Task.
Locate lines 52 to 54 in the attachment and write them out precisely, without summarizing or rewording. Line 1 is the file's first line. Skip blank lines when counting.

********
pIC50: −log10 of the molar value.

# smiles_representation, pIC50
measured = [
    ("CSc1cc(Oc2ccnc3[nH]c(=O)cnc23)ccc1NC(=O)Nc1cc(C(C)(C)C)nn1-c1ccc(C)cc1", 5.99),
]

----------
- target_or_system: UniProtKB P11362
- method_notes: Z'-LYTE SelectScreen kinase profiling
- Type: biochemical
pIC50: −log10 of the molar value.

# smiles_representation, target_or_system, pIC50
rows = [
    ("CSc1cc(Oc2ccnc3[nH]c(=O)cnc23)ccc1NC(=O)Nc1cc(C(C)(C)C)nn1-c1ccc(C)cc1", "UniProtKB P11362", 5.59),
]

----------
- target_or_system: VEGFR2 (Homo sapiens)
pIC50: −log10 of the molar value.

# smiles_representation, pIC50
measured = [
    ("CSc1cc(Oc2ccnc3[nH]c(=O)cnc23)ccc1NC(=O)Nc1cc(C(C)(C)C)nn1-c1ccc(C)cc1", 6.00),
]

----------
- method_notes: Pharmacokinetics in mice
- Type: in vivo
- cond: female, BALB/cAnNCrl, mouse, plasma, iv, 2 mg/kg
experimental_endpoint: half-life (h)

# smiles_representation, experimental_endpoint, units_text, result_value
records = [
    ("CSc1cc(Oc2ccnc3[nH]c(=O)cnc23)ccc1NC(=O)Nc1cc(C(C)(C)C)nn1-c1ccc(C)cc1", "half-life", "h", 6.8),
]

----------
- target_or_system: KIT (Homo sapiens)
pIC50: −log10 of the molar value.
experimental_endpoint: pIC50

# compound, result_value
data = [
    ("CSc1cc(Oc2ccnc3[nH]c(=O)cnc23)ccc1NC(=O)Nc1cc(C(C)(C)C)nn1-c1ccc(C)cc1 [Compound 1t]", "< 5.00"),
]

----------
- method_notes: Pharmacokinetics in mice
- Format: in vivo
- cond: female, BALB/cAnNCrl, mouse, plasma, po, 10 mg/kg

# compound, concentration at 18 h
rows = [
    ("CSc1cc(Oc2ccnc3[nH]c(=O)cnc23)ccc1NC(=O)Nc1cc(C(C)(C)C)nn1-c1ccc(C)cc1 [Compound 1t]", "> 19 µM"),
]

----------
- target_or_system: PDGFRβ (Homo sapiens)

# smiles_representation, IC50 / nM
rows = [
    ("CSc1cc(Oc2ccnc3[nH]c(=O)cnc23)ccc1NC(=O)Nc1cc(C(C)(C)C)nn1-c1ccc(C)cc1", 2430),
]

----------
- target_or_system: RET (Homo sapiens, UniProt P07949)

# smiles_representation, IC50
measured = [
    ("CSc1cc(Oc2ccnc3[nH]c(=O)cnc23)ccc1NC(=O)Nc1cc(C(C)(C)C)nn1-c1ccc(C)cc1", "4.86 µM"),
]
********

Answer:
]

----------
- target_or_system: RET (Homo sapiens, UniProt P07949)